The U.S. Supreme Court on Tuesday issued a split verdict on an Indiana abortion law, upholding restrictions on the disposal of fetal remains following an abortion while letting stand a lower court’s ruling that invalidated restrictions on abortion when the baby’s race or potential disability is in question.
Without the usual merit briefing and oral arguments, the Supreme Court sided in favor of Indiana’s 2016 law requiring that the disposal of fetal remains following an abortion be buried or cremated as required of other human remains.
The Supreme Court, however, refused to consider the U.S. Court of Appeals for the 7th Circuit ruling against prohibiting disability- or gender-selective abortions.
The Indiana law, signed by then Gov. Mike Pence, prohibited abortions, at any time during a pregnancy, when based solely on a fetus’s gender, race, national origin or potential diagnosis of Down Syndrome or “any other disability.”
The Indiana Legislature had approved the abortion-restrictive measures to address what they called “discriminatory abortions” made possible by genetic testing during pregnancies.
In its three-page unsigned decision, the Supreme Court stated it “expresses no view on the merits of … whether Indiana may prohibit the knowing provision of sex-, race-, and disability-selective abortions by abortion providers. Only the Seventh Circuit has thus far addressed this kind of law. We follow our ordinary practice of denying petitions insofar as they raise legal issues that have not been considered by additional Courts of Appeals.”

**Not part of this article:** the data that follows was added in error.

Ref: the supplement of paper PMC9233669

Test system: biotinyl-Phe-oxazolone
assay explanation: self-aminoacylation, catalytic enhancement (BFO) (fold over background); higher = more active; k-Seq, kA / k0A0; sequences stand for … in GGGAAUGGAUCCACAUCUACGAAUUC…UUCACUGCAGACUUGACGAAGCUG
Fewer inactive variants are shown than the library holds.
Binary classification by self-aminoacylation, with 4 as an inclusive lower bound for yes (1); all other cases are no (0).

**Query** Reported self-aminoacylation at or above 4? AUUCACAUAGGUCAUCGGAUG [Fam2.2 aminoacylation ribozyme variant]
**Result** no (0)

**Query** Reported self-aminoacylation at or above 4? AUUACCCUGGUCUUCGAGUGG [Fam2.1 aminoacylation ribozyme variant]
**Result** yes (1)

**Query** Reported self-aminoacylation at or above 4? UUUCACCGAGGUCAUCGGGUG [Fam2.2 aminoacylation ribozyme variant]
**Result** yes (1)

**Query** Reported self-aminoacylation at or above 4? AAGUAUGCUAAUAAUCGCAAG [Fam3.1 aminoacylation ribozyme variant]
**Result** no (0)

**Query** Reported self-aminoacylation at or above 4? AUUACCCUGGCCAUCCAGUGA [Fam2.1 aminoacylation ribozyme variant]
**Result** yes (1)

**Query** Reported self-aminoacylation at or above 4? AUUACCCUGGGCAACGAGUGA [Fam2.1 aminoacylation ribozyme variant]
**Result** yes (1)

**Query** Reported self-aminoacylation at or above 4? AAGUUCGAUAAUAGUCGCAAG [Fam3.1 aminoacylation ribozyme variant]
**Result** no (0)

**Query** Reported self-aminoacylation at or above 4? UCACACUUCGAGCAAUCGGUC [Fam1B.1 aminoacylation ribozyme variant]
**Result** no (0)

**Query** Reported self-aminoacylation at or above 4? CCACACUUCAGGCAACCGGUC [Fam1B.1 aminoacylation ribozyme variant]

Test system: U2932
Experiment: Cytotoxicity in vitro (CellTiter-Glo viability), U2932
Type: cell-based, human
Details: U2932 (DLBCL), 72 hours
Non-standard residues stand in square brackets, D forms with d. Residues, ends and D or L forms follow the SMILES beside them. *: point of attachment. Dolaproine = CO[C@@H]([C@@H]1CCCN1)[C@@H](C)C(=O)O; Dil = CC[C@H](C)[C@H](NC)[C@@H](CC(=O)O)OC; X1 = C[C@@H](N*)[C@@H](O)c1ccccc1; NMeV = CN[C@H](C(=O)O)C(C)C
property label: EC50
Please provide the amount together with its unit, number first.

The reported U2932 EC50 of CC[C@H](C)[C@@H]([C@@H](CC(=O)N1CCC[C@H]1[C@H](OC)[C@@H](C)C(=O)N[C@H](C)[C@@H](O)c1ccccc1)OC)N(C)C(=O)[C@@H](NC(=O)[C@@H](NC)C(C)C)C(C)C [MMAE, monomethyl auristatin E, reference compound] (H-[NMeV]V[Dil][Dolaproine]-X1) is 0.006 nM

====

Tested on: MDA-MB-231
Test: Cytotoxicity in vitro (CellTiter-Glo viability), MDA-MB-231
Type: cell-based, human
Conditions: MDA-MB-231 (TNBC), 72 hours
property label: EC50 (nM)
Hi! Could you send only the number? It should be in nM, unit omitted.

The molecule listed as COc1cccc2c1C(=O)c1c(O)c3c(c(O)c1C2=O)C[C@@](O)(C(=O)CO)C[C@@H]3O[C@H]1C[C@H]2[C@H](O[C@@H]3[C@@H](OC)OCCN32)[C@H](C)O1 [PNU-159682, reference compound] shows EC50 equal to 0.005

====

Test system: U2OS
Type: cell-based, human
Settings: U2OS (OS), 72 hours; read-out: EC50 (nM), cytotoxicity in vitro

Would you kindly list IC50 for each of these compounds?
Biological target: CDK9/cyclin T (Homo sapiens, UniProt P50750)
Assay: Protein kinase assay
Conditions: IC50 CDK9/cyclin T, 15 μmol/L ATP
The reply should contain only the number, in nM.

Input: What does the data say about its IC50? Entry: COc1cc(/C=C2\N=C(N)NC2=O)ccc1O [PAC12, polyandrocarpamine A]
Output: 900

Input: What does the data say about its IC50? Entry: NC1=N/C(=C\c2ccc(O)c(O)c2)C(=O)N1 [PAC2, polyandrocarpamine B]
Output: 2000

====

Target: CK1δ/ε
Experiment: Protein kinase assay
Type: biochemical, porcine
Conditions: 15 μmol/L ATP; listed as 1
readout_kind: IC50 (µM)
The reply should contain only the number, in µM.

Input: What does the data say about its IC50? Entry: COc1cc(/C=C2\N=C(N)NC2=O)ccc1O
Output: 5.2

In a statement to The New York Times on Tuesday, Vice President Pence said he “commends the Supreme Court for upholding a portion of Indiana law that safeguards the sanctity of human life by requiring that remains of aborted babies be treated with respect and dignity.”
“We remain hopeful,” the statement said, “that at a later date the Supreme Court will review one of numerous state laws across the U.S. that bar abortion based on sex, race or disability.”
In a Facebook post on Wednesday, Franklin Graham commended Pence for defending the sanctity of human life as governor and vice president. “Thank you Vice President Pence for doing the right thing and for boldly defending life,” Graham wrote.
In his 20-page statement on the ruling, Justice Clarence Thomas said the high court must address discriminatory allowances for abortion.
“Although the Court declines to wade into these issues today, we cannot avoid them forever. Having created the constitutional right to an abortion, this Court is dutybound to address its scope.
“The Court’s decision to allow further percolation should not be interpreted as agreement with the decisions below. Enshrining a constitutional right to an abortion based solely on the race, sex, or disability of an unborn child, as Planned Parenthood advocates, would constitutionalize the views of the 20th-century eugenics movement.”